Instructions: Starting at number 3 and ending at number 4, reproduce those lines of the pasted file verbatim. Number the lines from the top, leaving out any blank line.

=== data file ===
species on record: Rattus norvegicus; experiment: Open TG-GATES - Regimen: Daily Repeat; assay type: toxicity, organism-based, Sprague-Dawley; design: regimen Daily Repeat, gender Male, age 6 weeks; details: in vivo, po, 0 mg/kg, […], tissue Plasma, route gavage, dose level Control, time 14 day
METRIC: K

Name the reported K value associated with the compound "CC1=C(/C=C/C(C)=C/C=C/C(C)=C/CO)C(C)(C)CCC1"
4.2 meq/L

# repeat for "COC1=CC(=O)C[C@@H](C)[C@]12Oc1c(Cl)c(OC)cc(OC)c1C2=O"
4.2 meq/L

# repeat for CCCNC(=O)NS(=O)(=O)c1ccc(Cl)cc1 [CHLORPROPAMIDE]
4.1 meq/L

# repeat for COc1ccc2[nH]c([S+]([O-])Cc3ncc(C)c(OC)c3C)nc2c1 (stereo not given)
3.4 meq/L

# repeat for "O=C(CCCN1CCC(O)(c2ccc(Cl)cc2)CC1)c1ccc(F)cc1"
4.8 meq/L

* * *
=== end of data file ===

Name the reported K value associated with the compound "CC1=C(/C=C/C(C)=C/C=C/C(C)=C/CO)C(C)(C)CCC1"
4.2 meq/L